Mertesacker sure 'genius' Ozil can still make Arsenal impact – but it's up to him

The Gunners academy manager is certain that his compatriot still has the quality to succeed at the Emirates Stadium

Former Arsenal defender Per Mertesacker is sure that “genius” Mesut Ozil can still make an impact at the club, but has pointed out that it is up to him to take his game to another level.

The pair won the World Cup together with Germany in 2014, as well as lifting three FA Cups with the Gunners.

The Arsenal faithful have, at times, criticised Ozil due to his languid style and tendency to struggle in big games, something Mertersacker says he understands, but insists his former team-mate is a top-quality player.

“Yeah [I understand Arsenal fans’ frustrations with Ozil] because probably they don’t understand him,” Mertesacker said.

“I know how to take him and how to try to pinch him when needed. But ultimately it has to come from him if he wants to go to the next level. But he can deliver.

“He loves playing football, it doesn’t come across so often. He is a genius in terms of what he can produce with the ball and you can see that in every training session.

“Once he gets the ball, he’s rested. He thinks he plays in the park. He can deliver that ball that no one else can deliver. He has got that magical sense.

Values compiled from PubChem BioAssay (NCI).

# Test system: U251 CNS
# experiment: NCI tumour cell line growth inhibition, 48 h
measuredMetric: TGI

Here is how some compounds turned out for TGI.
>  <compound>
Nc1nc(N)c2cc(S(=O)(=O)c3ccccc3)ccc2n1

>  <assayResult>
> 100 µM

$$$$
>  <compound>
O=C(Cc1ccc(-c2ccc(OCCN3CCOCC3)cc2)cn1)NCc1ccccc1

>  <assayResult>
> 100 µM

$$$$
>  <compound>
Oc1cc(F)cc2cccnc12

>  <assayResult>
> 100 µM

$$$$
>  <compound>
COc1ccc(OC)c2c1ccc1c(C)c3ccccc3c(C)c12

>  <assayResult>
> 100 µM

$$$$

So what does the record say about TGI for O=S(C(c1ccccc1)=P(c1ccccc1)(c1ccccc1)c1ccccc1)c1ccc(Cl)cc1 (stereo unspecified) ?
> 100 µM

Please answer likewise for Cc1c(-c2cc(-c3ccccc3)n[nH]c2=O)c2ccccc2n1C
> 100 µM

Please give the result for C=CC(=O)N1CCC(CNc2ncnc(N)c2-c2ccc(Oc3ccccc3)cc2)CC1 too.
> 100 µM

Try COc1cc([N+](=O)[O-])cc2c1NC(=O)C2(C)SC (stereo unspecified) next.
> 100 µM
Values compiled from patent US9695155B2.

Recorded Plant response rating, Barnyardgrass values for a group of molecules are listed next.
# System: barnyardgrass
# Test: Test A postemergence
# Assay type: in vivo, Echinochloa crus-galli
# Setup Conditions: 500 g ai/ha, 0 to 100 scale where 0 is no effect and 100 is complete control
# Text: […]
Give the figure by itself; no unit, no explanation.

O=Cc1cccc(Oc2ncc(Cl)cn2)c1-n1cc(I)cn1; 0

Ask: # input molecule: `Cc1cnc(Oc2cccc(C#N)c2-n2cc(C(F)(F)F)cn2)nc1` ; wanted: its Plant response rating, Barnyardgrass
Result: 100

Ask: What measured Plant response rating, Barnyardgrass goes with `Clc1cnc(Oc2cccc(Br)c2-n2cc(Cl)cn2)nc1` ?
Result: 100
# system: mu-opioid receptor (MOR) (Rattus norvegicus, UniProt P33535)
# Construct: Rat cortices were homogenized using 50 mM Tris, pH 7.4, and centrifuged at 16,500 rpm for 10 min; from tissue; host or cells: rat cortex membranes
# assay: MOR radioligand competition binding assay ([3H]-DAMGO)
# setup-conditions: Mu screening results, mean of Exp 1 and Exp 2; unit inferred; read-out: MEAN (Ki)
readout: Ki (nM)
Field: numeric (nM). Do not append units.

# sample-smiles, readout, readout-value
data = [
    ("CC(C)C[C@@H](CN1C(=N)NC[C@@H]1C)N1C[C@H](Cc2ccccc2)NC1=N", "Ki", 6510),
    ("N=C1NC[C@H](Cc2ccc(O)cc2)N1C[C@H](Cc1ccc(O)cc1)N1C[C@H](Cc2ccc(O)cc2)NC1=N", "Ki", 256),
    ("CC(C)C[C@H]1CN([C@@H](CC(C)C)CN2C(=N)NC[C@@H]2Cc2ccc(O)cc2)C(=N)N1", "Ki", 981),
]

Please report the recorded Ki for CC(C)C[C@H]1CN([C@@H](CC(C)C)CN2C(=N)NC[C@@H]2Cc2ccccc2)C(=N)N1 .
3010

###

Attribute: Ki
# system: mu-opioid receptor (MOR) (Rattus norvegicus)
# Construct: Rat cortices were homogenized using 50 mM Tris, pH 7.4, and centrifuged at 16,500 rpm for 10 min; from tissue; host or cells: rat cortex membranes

“He wants to be OK with everyone. He is not the kind of guy who approaches people and says: ‘You need to do this, that and that.’

“He’s a different character and sometimes I struggled with that. Sometimes I was really p****d with him for days and weeks.”

Mertesacker, now the manager of Arsenal’s academy set-up, admits that the relationship with the club’s fans deteriorated under Arsene Wenger and expressed his regret that he and his team-mates could not perform well enough.

“I think that connection got lost, definitely,” Mertesacker continued.

“It was difficult. You feel almost responsible. ­Responsible for the lack of success and probably that Wenger might have to leave at some stage because we’re not delivering what everyone wants.

“I always felt really, really bad when a manager was sacked.

“I was fortunate to play under Thomas Schaaf at Bremen. And I played for Arsene Wenger. So I always felt, let’s say more ­responsible than others towards the manager and his succession.

“And you could almost feel that day would come one day, because the expectations were different – we needed to come back and compete for Premier League titles, not for FA Cups. So that shift, you could almost feel it was coming.

“You really want to build the best connection between players and fans, so everyone feels this is the best club. A culture where everyone trusts each other, that we can be world class again.”

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